The Turkish Get-Up is a tricky exercise to perform. And pronounce. And sometimes spell (is the hyphen really necessary? I’m still not convinced.)

In any case, as we discussed in part 1, there are tons of tiny details we can practice to supercharge this lift.

Here are over a dozen more ideas to keep you progressing in your quest for resilient shoulders, core strength, and flexible hips!


Margaret Nelson – “Train and learn in bits and pieces.  Tackle the TGU one bite at a time and grow confidence.  Make peace with each piece!”

Sam Gonzales – For the roll to elbow…grabbing a heavy bell as an anchor to help them understand that they are pulling thru that arm:

Alexy Grimm – “In order to ensure the shoulder’s safety, “point” the upper arm on the supporting side “into the body” in the High Elbow and Tall Sit positions.  That, instead of letting the upper body “hang” on the shoulder joint’s ligaments and rotator cuff’s tendons.”

Eileen Backman – “One basic rule of thumb I use with students is that they perform a TGU with a shoe balancing on the fist without dropping before they grab a bell.”

Tina Morin – The Unpack/Pack Drill:

Jason Giles“Treat each step of the getup like a pose (asana) in yoga. It gets as much attention to detail as any other part. The transitions from one stage to the next are just as important. The hope is they begin to practice the mindfulness that the TGU demands and that I believe transfers to other skills too.”

Owen Chau – “When I teach the full get-up, I like to say remember the steps first and worry about the details later. Once you get the hang of the steps, focus on these two things: keeping the wrists straight and the shoulders down and back.”

Betsy Collie – “First tip I would strongly suggest is to give more focus to the floor press position.  It is beneficial in my opinion, to teach people that this movement pattern is coming from a floor press position.  This means your arm must be in a 90 degree angle with the bell over the elbow and not resting the bell on the shoulder.  The tricep and elbow must be pressing into the floor before initiating the press lockout.  This should also be re-emphasized on the down motion to floor press position(active negative)… this is where I see most commonly bad form… Not only must the arm position be correct but also proper body tension at that moment. This means glute activation, packed shoulders, abs contracted, neutral strong wrist.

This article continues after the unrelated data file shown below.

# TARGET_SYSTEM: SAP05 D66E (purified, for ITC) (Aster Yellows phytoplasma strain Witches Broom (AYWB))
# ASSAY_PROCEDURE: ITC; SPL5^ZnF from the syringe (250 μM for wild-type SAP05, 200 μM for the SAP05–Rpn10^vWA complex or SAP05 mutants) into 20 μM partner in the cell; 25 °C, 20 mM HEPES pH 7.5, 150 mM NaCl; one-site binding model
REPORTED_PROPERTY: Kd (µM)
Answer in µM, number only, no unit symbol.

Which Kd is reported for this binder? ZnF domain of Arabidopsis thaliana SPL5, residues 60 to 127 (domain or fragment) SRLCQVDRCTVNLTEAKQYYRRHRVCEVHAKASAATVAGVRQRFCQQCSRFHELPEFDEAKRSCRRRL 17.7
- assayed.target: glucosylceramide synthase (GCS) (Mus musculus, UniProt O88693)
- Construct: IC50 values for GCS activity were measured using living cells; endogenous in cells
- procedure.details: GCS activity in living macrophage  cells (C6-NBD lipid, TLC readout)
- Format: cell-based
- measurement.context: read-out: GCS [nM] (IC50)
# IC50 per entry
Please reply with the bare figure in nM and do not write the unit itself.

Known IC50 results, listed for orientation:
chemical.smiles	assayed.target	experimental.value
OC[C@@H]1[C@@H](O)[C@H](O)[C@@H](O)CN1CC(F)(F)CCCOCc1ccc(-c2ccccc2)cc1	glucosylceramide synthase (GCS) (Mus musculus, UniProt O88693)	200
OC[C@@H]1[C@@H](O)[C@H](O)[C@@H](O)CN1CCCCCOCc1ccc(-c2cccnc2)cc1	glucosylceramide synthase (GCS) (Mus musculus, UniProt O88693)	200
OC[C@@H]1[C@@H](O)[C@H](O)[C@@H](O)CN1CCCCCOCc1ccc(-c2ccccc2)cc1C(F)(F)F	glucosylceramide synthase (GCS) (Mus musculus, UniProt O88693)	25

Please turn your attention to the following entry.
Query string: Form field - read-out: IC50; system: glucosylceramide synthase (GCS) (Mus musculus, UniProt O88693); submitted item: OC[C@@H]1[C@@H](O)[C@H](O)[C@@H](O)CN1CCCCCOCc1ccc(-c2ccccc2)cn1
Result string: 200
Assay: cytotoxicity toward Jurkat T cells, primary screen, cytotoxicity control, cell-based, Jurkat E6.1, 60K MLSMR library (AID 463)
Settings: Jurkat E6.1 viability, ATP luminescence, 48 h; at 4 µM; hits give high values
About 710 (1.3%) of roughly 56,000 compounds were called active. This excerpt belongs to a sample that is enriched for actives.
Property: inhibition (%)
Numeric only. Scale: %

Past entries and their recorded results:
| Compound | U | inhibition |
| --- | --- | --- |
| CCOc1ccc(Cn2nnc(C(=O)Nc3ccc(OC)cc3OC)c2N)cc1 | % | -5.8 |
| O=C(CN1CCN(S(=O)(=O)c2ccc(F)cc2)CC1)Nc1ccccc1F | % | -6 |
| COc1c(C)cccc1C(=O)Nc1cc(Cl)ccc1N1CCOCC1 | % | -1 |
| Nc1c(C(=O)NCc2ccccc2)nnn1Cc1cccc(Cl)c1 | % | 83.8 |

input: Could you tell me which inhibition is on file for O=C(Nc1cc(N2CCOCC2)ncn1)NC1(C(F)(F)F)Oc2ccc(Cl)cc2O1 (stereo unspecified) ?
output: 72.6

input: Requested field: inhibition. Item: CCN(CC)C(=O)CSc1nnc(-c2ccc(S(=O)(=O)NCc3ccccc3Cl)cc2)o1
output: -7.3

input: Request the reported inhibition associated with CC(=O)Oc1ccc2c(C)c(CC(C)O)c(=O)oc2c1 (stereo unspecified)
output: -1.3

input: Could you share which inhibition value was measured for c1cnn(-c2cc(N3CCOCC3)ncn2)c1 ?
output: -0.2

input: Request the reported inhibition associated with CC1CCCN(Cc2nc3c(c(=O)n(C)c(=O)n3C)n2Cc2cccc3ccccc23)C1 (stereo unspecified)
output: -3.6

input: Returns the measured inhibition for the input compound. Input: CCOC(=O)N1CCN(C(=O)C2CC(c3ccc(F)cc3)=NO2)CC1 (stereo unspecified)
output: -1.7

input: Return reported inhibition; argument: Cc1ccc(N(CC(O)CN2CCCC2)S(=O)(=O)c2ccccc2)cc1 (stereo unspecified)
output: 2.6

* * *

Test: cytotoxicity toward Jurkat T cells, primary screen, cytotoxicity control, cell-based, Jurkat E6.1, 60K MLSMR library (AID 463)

Second tip is to consciously squeeze the glute of the straight leg before rolling up to the elbow (some call it the getup situp position).  The reason I feel so compelled to instruct this verbally for the student is that normally in a supine position one does not easily or automatically fire the glutes while lying flat on your back. this act of conscious contraction will lead to better control of the lower body when rolling to the elbow. This means no leg flying up in the air…”

Nathan White – “Begin teaching the get up from the top down.  Reinforce the importance of focusing on the eccentric by actively controlling the movement against gravity to get stronger in a safe manner.  When to increase the kettlebell weight?  When you are able to perform the entire sequence with proper form using a bottoms-up grip.”

Kylie Tullipan – Partner Drill

Brian Myers – “As the weight becomes heavier, the leverage points must widen. Meaning taking the driving heel out slightly more lateral, and a slight opening in the gap between the straight arm and torso to achieve a smooth roll to the elbow.”

Debbie Hayes – “Tap the same side leg with the open hand to prime the leg for the reverse lunge on the way down.”

Allan Phillips – “Be versatile and train different “types” of TGUs.  The “flow” get up for warm-ups and cool-downs.  The “technical” get up in which you are very deliberate and seek technical perfection. The “hardstyle” get up in which you utilize power breathing and pause with dynamic tension at each step.  The “1RM” get up in which the goal is to simply get the weight up safely with effective technique.”

Mark Limbaga gives us this 5-part series on using OS resets to optimize the get-up!


Thank you to all my colleagues who to took the time to share their ideas for this list!

If you want more tips, tricks, and workouts, click here to join the kettlebell training newsletter and get a free copy of the Kettlebell Core Challenge program!